When we talk about the lingering impacts of the pandemic, a few topics have remained consistent: the various merits of remote working, and whether we ought to return to offices at all; the future of international travel, and the potential long-term pivot to increased domestic tourism; wage inequality, and how we fairly remunerate those in care worker roles.
Important though these questions are, they have become tedious in their ubiquity. And, this hyper-focus on the immediate material consequences of the pandemic – such as where we work or where we holiday – has revealed a laziness in our thinking. For every hour of our lives spent thinking about the propriety (or not) of working from home or forgoing a trip to Spain, perhaps as many ought to be dedicated to the abstract moral questions coronavirus has forced us to consider.
Philosopher Timothy Scanlon’s seminal thesis, What We Owe to Each Other, written in 1998, was prescient. In it he interrogates the duties of honesty, trust and consideration that exist between people. And he argues that the fairest societies are ones that are founded on interpersonal respect, not simply top-down policy intervention. Scanlon starkly “illustrates why moral philosophy should matter”, wrote Mark Kingwell in the Globe and Mail. Perhaps the greatest byproduct of this terrible global tragedy will be revisiting these ideas.
We can see it all over. Most recently vaccine passports, and how we treat the unvaccinated, have been the locus of high-octane-air-borne-disease-induced debate. The question is a simple one: can we impose a sort of two-tiered society that grants privileges to those who have been vaccinated while denying them to those who – for whatever reason – have not?
Our answer, however, will fall short if we dwell only on the tangible, economic ramifications of seeing a faster return to indoor dining, for example. Instead, the debate should invite us to consider our relationships with one another: what obligation do we have to protect the health of those around us? And what individual sacrifices must we make for the communitarian project of pandemic management?
Shining a light
It is in these fundamental considerations that coronavirus has shone a light on how our society works. Because if the past 18 months have taught us anything, it ought to be that navigating an epidemiological crisis cannot lie solely within the remit of government and policy wonks, but also with an acknowledgement of the responsibilities we have to our fellow citizens, whether they are strangers or not.
As we learned more about the virus, and saw its effects trickle through all aspects of our lives, the careful balancing act between our individual rights (the right to travel freely, to gather with one another, to earn a living) and our communitarian duties (to keep each other healthy, to organise society to the benefit of the most vulnerable, to ensure livelihoods are not sacrificed at the altar of selfishness and myopia) became clearer.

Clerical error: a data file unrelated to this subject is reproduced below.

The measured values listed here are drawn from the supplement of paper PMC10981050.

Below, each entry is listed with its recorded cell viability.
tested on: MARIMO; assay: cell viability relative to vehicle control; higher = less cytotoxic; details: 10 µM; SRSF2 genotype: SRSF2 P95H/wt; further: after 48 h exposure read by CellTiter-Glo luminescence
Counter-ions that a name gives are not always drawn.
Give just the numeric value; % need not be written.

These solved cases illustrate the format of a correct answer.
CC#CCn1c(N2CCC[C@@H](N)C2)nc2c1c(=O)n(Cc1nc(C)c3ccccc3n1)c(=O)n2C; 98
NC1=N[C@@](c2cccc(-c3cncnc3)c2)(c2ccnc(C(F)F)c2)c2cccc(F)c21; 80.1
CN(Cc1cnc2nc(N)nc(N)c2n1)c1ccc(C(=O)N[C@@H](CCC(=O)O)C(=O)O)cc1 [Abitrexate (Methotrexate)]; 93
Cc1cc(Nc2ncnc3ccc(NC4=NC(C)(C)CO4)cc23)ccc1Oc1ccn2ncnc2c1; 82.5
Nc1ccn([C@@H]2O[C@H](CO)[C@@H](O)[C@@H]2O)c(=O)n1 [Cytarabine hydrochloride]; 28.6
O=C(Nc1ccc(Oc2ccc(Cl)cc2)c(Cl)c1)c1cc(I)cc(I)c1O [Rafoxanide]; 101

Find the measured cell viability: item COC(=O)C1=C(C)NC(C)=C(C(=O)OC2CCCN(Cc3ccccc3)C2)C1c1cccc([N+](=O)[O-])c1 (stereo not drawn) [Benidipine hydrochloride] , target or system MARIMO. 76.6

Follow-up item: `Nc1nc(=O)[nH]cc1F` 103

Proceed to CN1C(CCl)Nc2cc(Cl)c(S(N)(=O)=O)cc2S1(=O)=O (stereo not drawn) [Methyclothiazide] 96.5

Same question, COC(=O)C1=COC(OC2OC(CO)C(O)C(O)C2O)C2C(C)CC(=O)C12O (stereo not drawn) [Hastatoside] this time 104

We see the duty of care most possess for others play out in mask wearing too: a practice that offers little protection to the wearer, but is designed for the collective benefit of everyone around. Compliance with mask wearing in Ireland has remained high, according to research from the Economic and Social Research Institute (ESRI). And even as mandatory mask wearing in the United Kingdom ends, they still remain ubiquitous on public transport and in supermarkets. It seems the message that we wear masks for each other’s benefit was not a hard one to grasp.
And though the government can issue mask-wearing directives all it likes, it cannot easily engender a sense of comity that sees people continue to wear them even when they do not have to. A roster of rules backed by the threat of sanctions can get us some of the way there, but it seems at the core of all of this is a shared ethical standpoint. That is something no cabinet could ever legislate for.
But the pandemic has not created this moral universe in which we all operate. Rather, it has revealed something that has long been true, but something we have never had to think about so deeply. And though Covid-19 has seen us interrogate these notions with renewed vigour, they belong not solely to a public health crisis, but permeate everything we do.
Director Michael Schur sought inspiration for his hit Sitcom The Good Place from Scanlon’s book. He told the New York Times that he loved not only the thesis, but also its title: “It assumes we owe things to each other… It’s not like: Do we owe anything to each other? It’s like: Given that we owe things to each other, let’s try to figure out what they are. It’s a very quietly subversive idea.”
Schur may be an idealist, but we needn't scoff. Coronavirus has wreaked untold havoc across the world, but it has served as a reminder of the central importance of Scanlon's thesis to all of our lives. It's not something we should dismiss lightly.